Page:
Long before the United States of America was divided by the bloody rift of the Civil War, the evils of slavery drove abolitionists to take up arms against that most pernicious institution. While the former slave Frederick Douglass wrote and lectured and advised presidents, his friend John Brown delivered his message with bullets. The forty-eight cards in this deck treat the history of abolitionism biographically and thematically. Half the cards provide close-ups of women and men who worked to free America’s slaves--writers, editors, activists, underground railway conductors, and leaders of slave rebellions. The other half include detailed essays on such subjects as the Amistad mutiny, abolitionist newspapers, the underground railroad, and black women’s role in the abolitionist movement. 48 fact-filled cards per deck Size: 3¼ x 4".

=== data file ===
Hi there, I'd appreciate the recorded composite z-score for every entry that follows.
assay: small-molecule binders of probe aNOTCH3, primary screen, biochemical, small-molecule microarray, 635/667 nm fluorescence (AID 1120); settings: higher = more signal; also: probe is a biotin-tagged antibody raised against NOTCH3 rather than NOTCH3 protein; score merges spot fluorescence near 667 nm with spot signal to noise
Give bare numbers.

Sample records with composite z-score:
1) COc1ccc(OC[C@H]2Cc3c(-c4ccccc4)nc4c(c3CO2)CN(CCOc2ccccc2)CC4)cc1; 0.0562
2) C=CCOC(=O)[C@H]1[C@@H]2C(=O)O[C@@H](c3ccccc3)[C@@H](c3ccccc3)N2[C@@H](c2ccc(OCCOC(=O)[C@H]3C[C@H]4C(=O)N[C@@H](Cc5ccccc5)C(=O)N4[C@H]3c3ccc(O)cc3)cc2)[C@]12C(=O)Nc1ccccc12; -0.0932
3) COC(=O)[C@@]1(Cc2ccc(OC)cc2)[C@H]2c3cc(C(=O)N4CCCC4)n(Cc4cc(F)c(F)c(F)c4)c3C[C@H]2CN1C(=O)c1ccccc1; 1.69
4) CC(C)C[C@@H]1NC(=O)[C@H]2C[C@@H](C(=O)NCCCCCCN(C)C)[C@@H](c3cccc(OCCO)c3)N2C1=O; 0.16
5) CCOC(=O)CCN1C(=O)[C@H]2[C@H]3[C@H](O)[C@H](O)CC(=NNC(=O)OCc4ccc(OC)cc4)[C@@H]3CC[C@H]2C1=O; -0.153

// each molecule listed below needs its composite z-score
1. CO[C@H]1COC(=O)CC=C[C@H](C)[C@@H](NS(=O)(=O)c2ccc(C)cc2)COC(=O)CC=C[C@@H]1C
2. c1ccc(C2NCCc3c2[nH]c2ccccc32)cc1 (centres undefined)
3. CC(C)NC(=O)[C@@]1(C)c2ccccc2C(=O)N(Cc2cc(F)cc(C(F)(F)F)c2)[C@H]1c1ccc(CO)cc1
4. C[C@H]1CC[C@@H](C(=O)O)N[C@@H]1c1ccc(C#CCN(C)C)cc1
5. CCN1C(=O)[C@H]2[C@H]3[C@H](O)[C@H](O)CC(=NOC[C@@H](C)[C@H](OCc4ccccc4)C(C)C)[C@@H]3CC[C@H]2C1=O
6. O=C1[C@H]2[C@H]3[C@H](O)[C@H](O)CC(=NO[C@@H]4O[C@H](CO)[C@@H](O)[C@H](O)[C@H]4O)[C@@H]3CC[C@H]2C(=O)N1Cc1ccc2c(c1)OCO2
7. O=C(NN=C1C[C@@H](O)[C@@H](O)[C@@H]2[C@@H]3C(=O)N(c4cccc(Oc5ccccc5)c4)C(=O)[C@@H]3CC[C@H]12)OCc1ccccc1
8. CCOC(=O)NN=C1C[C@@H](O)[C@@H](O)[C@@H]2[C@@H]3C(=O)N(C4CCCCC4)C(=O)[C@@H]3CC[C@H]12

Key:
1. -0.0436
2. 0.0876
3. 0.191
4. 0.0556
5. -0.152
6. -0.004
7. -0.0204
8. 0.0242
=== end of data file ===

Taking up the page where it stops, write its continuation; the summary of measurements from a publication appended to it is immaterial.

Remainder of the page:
From February 11, 2022, Our Composite Nation: Frederick Douglass' America shines a light on the late 1860s—at a moment of great hope for the promise of equality under the law. The famed orator and once-enslaved abolitionist Frederick Douglass took his “Our Composite Nation” speech on the road to argue for a plural American democracy. The mission of this new nation, he declared, was to provide the world “a composite, perfect illustration of the unity of the human family.” For what was the U.S., he said, but “the most conspicuous example of composite nationality in the world?” This special installation features artifacts, images, and a theatrical design that bring Douglass’ compelling speech to life and explores his vision of freedom, citizenship, and equal rights that remains urgently relevant today, as a hopeful plea for America to live up to its founding ideals.view Sept 7 through March 3, 2019, Black Citizenship in the Age of Jim Crow, tells of the central role played by African Americans in advocating for their rights. Marking the 150th anniversary of the ratification of the Fourteenth Amendment, the exhibition is organized chronologically from the end of the Civil War to the end of World War I. The voices of citizens responding to the challenge of citizenship are as relevant today as when first spoken, whether that message was delivered in the 19th century or the 21st.